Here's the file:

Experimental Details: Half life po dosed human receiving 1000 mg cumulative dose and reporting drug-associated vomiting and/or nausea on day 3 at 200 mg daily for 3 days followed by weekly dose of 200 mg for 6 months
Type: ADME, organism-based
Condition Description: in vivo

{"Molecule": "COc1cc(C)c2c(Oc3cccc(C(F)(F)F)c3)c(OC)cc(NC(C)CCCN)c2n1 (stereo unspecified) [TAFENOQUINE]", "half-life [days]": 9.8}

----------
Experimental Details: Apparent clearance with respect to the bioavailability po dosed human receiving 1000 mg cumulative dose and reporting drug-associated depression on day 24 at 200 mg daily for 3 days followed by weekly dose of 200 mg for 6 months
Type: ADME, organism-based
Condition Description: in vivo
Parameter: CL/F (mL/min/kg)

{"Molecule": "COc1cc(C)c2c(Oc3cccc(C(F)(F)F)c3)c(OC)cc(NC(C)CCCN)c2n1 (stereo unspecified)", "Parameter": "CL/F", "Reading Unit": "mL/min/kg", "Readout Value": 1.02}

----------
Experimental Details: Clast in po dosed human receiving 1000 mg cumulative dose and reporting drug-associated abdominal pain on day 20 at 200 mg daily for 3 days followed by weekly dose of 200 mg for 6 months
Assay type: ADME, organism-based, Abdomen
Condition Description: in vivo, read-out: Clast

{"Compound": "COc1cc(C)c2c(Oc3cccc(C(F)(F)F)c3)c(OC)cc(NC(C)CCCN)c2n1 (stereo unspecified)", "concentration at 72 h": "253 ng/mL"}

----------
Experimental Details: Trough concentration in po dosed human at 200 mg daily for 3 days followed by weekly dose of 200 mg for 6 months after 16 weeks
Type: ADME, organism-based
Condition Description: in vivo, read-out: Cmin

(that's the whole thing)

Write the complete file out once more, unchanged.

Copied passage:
Experimental Details: Half life po dosed human receiving 1000 mg cumulative dose and reporting drug-associated vomiting and/or nausea on day 3 at 200 mg daily for 3 days followed by weekly dose of 200 mg for 6 months
Type: ADME, organism-based
Condition Description: in vivo

{"Molecule": "COc1cc(C)c2c(Oc3cccc(C(F)(F)F)c3)c(OC)cc(NC(C)CCCN)c2n1 (stereo unspecified) [TAFENOQUINE]", "half-life [days]": 9.8}

----------
Experimental Details: Apparent clearance with respect to the bioavailability po dosed human receiving 1000 mg cumulative dose and reporting drug-associated depression on day 24 at 200 mg daily for 3 days followed by weekly dose of 200 mg for 6 months
Type: ADME, organism-based
Condition Description: in vivo
Parameter: CL/F (mL/min/kg)

{"Molecule": "COc1cc(C)c2c(Oc3cccc(C(F)(F)F)c3)c(OC)cc(NC(C)CCCN)c2n1 (stereo unspecified)", "Parameter": "CL/F", "Reading Unit": "mL/min/kg", "Readout Value": 1.02}

----------
Experimental Details: Clast in po dosed human receiving 1000 mg cumulative dose and reporting drug-associated abdominal pain on day 20 at 200 mg daily for 3 days followed by weekly dose of 200 mg for 6 months
Assay type: ADME, organism-based, Abdomen
Condition Description: in vivo, read-out: Clast

{"Compound": "COc1cc(C)c2c(Oc3cccc(C(F)(F)F)c3)c(OC)cc(NC(C)CCCN)c2n1 (stereo unspecified)", "concentration at 72 h": "253 ng/mL"}

----------
Experimental Details: Trough concentration in po dosed human at 200 mg daily for 3 days followed by weekly dose of 200 mg for 6 months after 16 weeks
Type: ADME, organism-based
Condition Description: in vivo, read-out: Cmin